Each person has an inalienable right to life. This right is enshrined in the Constitution of the United States and is the core of Catholic social teaching. It inescapably follows that for that right to life to have meaning, one must have the opportunity to obtain the necessities of life: food, clothing, shelter and health care. Although everyone has the responsibility to work hard and live frugally to obtain life’s necessities, we must also recognize that there are those who will face challenges and will need help. We who are blessed with talent and are able to take advantage of the opportunities made available in our nation have the obligation to care for the less fortunate. We fulfill this obligation by personal acts of charity, through our churches and charities, and through our government.
The private option is not too expensive, nor is it a new expense. We already pay to care for those without insurance. People without insurance receive extraordinarily expensive health care either through emergency rooms or by waiting until their conditions require hospitalization. In either case, the uncovered costs are then passed on to others using the hospitals. We who have health insurance pay for those uncovered costs each month through our premium payments.
The private option will be good for the economy. A recent RAND report estimates that by 2016, the private option will bring more than $550 million into Arkansas’s economy and create 6,200 jobs. Further, the RAND report estimates the private option will save 1,100 lives each year among those included in the Medicaid expansion portion alone. The Arkansas Department of Human Services estimates that $670 million could be saved in the Arkansas state budget during the coming 10 years. Jackson Hewitt estimates that Arkansas businesses are likely to benefit from private option savings of $27 to $40 million each year by avoiding Affordable Care Act penalties.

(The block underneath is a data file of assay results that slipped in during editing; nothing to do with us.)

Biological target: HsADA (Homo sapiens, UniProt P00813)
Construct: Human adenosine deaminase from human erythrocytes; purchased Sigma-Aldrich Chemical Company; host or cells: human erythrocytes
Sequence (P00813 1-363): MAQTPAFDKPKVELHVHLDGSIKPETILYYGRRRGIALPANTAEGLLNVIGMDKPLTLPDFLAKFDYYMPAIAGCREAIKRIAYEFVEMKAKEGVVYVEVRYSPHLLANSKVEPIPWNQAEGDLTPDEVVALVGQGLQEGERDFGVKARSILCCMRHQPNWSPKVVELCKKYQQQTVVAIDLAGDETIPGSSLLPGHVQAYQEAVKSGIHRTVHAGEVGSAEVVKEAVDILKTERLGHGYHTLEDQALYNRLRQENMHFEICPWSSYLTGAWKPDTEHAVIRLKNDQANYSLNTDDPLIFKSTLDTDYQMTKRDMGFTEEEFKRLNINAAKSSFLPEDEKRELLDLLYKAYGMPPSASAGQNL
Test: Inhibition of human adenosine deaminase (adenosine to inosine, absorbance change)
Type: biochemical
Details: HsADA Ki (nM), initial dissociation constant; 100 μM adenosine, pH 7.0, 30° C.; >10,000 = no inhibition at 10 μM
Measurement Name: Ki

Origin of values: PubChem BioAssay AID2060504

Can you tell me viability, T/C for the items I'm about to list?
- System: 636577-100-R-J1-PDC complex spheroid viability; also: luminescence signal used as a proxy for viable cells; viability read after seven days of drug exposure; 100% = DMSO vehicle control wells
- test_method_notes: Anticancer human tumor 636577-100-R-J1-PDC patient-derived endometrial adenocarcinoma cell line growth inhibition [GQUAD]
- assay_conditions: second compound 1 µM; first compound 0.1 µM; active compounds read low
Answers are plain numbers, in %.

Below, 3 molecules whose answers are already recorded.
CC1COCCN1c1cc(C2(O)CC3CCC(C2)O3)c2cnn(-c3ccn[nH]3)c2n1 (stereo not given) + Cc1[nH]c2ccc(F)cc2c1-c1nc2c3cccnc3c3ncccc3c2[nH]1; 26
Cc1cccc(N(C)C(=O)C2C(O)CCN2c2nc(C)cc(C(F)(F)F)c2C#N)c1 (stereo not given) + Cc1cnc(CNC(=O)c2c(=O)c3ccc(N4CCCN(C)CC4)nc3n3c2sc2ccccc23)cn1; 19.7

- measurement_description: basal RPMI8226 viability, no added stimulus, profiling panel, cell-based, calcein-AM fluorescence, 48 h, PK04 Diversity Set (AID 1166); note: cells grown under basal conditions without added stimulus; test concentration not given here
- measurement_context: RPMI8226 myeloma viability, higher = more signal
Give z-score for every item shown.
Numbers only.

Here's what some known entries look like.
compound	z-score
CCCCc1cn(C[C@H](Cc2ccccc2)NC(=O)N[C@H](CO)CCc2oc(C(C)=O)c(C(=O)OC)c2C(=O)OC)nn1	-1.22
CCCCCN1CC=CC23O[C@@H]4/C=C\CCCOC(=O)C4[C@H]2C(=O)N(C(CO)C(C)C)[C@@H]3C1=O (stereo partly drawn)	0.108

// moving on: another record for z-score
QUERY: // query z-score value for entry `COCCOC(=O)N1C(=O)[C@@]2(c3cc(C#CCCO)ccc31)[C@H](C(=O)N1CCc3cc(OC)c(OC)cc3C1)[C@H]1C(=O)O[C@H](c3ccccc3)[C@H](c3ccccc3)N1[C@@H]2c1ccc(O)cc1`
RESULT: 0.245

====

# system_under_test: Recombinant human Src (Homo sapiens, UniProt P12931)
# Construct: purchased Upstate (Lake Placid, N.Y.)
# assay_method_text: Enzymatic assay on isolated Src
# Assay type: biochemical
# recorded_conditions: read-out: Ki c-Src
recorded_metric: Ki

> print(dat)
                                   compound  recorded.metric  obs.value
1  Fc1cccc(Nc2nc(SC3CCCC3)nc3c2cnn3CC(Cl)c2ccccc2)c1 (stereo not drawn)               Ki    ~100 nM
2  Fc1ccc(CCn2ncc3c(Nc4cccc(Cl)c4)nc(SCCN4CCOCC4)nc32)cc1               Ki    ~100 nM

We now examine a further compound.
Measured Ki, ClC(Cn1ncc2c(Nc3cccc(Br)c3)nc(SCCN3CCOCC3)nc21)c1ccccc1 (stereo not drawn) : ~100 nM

Short-circuiting the private option at this time will damage the Arkansas economy. Because the governor and the General Assembly have no present plan to cope with the loss of the private- option funding, the effect on the state budget will be catastrophic. Loss of private option insurance income will have a profoundly negative impact on hospitals throughout the state. Arkansas’s flagship medical system, UAMS, absent the private option, would be forced to cut back services and medical research. Smaller hospitals, particularly those in rural areas, may not be able to continue operations.
In the end, the private option is unlikely to see the worst case predicted by opponents or the best case presented by the supporters. The actual result will be in the messy middle. Such is life. With this private option experiment, we have the greater chance of satisfying the common good by bringing affordable health care within reach of poor Arkansans. I urge our General Assembly to consider the prayer of Pope Francis: "I beg the Lord to grant us more politicians who are genuinely disturbed by the state of society, the people, the lives of the poor! It is vital that government leaders and financial leaders take heed and broaden their horizons, working to insure that all citizens have dignified work, education and health care."
Phone numbers and e-mail addresses for Arkansas legislators are available at http://bit.ly/arkansasleg.